CC Madhya 10.108
- sannyāsa karilā śikhā-sūtra-tyāga-rūpa
- yoga-paṭṭa nā nila, nāma haila ‘svarūpa’
sannyāsa karilā—accepted the sannyāsa order; śikhā—tuft of hair; sūtra—sacred thread; tyāga—giving up; rūpa—in the form of; yoga-paṭṭa—saffron-colored dress; nā nila—did not accept; nāma—name; haila—was; svarūpa—Svarūpa.
Upon accepting sannyāsa, Puruṣottama Ācārya followed the regulative principles by giving up his tuft of hair and sacred thread, but he did not accept the saffron-colored dress. Also, he did not accept a sannyāsī title but remained as a naiṣṭhika-brahmacārī.
There are regulative principles governing the renounced order. One has to perform eight kinds of śrāddha. One must offer oblations to one’s forefathers and perform the sacrifice of virajā-homa. Then one must cut off the tuft of hair called a śikhā and also give up the sacred thread. These are preliminary processes in the acceptance of sannyāsa, and Svarūpa Dāmodara accepted all these. However, Puruṣottama Ācārya did not accept the saffron color, a sannyāsī name or a daṇḍa, and for this reason he retained his brahmacārī name. Actually Puruṣottama Ācārya did not accept the sannyāsa order formally, but he renounced worldly life. He did not want to be disturbed by the formality of the sannyāsa order. He simply wanted to worship Lord Śrī Kṛṣṇa without disturbance; therefore with heart and soul he took up the renounced order but not the formalities accompanying it. Renunciation means not doing anything but serving the Supreme Personality of Godhead, Śrī Kṛṣṇa. When one acts on this platform, trying to please the Supreme Personality of Godhead, one is both a sannyāsī and a yogī. This is confirmed in the Bhagavad-gītā (BG 6.1):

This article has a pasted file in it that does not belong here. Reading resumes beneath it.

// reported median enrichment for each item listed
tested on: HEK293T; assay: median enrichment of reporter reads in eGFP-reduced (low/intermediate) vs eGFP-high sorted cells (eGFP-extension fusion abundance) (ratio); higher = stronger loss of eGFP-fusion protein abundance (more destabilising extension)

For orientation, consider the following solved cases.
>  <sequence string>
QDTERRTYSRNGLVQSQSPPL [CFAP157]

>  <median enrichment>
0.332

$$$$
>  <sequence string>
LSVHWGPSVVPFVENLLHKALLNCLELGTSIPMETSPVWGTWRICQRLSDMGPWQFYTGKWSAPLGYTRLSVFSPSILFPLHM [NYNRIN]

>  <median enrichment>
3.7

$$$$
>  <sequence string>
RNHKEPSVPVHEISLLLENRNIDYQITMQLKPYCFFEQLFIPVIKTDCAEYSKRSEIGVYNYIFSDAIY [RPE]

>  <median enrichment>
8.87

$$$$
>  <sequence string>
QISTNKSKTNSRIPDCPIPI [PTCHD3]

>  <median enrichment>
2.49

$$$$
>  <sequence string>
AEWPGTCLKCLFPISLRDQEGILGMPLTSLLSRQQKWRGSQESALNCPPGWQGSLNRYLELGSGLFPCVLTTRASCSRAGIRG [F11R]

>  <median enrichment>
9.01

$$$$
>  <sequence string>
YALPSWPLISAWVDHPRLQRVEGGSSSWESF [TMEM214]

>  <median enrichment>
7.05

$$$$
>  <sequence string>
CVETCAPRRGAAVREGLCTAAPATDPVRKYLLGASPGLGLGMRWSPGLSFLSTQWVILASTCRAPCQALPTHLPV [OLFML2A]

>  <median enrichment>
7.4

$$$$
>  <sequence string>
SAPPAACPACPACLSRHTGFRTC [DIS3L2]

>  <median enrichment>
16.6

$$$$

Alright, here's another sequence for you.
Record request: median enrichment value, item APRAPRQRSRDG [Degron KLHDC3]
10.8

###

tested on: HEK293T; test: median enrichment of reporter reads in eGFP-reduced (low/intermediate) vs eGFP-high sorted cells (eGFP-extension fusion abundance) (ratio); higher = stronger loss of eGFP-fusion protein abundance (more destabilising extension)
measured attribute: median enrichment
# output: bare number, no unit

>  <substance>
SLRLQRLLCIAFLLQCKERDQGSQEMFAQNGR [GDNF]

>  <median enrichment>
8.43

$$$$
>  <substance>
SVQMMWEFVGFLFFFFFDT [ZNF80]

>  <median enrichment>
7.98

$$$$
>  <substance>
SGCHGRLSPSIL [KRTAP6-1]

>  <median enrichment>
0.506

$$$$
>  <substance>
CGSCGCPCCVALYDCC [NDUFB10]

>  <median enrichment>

- śrī-bhagavān uvāca
- anāśritaḥ karma-phalaṁ kāryaṁ karma karoti yaḥ
- sa sannyāsī ca yogī ca na niragnir na cākriyaḥ
“The Supreme Personality of Godhead said, ‘One who is unattached to the fruits of his work and who works as he is obligated is in the renounced order of life, and he is the true mystic, not he who lights no fire and performs no work.’”